Among the questions that constantly haunt us, we have the dismal conditions of our roads, changing temperatures, countless road work sites, income tax, rising rates and, in the franchise world, franchisors’ right to collect from their franchise networks suppliers rebates and discounts and to receive other forms of income arising from the purchase by their franchisees of goods and services.
Over the past few years, some large American and Canadian franchisors have been confronted to several important lawsuits filed by franchisees, some of which included claims regarding the illegality of such ancillary income set up by the franchisor for its own benefit.
Are such rebates, discounts and other sources of income legal or not?
Given that Quebec has no specific legislation governing franchising, the law does not prohibit, at least in principle, a franchisor from receiving and retaining rebates, discounts and other income from its franchise network suppliers.
However, this principle is not absolute and is nevertheless subject to some important rules.
Firstly, it is important for the franchisor to disclose to its new franchisees, before or when signing the franchise agreement, the fact that it will receive, and retain for its own benefit, such income from the franchise network suppliers. This disclosure should also be clearly provided for in the franchise agreement.
As opposed to what happens in provinces that legislate franchises where such disclosure is required in the franchise disclosure, this disclosure is not formally required in Quebec under any article of a specific act; however, the rules of the Civil Code of Quebec require any party to a contract (e.g. a franchisor) to disclose to the other party (e.g. the franchisee), prior to signing the contract, all material facts (namely, those likely to have an impact on the other party’s decision to sign the contract under the proposed terms) of which it is aware and that the other party may not easily learn on its own.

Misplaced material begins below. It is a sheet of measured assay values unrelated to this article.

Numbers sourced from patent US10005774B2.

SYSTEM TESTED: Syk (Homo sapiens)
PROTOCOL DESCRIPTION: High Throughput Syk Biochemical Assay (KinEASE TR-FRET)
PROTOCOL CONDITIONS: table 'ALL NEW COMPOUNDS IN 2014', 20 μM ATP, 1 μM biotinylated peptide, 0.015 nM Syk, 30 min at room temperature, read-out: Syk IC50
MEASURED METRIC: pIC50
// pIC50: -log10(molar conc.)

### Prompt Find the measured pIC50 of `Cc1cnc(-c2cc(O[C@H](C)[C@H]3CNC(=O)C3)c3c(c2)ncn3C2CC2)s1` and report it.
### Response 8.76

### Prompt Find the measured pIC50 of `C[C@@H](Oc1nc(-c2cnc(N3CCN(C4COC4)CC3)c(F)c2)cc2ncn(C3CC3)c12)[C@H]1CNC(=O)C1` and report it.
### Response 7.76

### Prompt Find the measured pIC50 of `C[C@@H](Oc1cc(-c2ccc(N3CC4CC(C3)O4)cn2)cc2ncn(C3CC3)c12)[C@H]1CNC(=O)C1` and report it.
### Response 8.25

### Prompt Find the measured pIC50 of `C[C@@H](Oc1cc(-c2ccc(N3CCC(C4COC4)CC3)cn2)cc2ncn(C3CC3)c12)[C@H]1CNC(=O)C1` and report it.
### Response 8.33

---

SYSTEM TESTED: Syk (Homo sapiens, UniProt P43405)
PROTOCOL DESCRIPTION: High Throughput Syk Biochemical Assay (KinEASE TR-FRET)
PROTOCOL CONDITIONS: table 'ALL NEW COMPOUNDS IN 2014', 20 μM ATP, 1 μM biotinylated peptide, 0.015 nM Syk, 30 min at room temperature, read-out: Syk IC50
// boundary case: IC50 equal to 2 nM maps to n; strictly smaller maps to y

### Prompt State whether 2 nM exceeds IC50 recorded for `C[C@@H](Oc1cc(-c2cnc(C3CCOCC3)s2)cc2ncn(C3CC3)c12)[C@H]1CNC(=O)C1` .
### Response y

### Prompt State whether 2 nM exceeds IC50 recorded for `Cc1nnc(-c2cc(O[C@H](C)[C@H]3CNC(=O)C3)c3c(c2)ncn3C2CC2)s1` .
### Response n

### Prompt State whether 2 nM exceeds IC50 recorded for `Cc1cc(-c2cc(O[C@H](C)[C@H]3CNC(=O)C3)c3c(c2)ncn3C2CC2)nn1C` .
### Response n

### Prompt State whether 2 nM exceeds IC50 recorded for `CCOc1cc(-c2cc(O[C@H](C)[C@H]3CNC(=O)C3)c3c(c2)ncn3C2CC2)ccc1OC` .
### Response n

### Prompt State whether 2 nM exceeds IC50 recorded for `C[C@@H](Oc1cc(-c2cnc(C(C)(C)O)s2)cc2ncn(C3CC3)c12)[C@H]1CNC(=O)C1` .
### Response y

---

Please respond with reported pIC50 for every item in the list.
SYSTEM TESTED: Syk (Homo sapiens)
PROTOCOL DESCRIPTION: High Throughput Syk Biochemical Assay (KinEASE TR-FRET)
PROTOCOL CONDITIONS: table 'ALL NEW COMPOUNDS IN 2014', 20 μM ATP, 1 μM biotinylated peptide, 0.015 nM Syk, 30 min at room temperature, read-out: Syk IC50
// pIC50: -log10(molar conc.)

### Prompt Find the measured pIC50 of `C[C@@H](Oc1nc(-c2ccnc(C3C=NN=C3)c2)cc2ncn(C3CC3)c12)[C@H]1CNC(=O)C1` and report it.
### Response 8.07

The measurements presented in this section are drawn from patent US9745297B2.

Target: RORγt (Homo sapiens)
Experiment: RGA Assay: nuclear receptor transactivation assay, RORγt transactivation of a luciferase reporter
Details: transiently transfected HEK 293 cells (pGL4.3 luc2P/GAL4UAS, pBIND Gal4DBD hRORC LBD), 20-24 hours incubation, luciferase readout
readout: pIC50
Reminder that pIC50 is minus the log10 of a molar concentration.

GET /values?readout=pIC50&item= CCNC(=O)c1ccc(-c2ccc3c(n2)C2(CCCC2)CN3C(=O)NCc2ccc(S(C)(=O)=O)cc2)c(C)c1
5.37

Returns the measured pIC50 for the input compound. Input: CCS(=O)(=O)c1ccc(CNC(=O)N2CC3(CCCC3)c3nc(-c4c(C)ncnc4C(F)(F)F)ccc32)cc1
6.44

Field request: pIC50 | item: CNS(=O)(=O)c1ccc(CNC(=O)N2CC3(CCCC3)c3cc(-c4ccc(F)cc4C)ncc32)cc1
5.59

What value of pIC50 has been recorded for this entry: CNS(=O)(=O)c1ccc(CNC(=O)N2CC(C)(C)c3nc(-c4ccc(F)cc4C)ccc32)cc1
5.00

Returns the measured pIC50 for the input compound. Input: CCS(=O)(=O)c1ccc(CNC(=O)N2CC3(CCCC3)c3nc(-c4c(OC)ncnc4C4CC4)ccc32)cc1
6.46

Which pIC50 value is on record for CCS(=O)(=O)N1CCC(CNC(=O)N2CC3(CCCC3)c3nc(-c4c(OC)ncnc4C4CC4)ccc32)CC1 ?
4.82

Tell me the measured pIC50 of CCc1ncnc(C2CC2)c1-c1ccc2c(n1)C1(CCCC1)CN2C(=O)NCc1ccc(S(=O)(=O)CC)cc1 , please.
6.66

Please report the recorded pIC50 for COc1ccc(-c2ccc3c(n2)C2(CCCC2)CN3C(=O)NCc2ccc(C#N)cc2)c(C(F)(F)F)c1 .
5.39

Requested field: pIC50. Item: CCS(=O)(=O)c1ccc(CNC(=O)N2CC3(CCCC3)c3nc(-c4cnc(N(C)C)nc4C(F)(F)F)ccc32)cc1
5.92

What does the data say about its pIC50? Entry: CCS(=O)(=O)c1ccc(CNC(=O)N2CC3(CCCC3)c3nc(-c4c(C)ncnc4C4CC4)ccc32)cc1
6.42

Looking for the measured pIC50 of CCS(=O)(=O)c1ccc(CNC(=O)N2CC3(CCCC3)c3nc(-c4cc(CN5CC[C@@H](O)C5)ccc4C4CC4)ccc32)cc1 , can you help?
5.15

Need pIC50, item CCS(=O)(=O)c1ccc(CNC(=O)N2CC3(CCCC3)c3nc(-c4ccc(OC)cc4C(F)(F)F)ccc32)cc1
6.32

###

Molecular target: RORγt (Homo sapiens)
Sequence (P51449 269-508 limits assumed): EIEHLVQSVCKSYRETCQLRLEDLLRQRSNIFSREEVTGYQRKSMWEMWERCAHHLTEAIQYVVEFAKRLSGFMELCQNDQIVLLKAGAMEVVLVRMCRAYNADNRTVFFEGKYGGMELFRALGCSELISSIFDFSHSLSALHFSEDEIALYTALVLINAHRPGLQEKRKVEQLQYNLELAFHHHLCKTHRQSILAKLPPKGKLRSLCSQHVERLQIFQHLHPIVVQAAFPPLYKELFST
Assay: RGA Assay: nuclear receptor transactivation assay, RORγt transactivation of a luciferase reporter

Secondly, the franchisor must ensure that its franchise agreement does not contain any provision limiting its right to receive such income.
For example, a clause stipulating that one of the advantages, for the franchisee, of the franchise consists in benefiting from the franchise network purchasing power, a clause stipulating that the franchisor must act in the interest of its franchisees or a clause stipulating that goods and services sold to franchisees must be at a competitive price may be interpreted as obstacles to or, at least, as restrictions to the right of the franchisor to collect and retain any rebates, discounts or other financial advantages from the franchise network suppliers.
Thirdly, certain laws may also impose limitations on the right of a franchisor to receive any rebates, discounts and other advantages.
For example, the laws and regulations governing the distribution of prescription drugs in Quebec prevent a franchisor of a pharmacy network from receiving rebates, discounts and other income from drug manufacturers supplying its franchised pharmacies.
Fourthly, even if the franchisor has clearly stipulated, in its franchise agreement, the right to receive and retain rebates, discounts and other advantages from the franchise network suppliers, this does not mean that this right is limitless.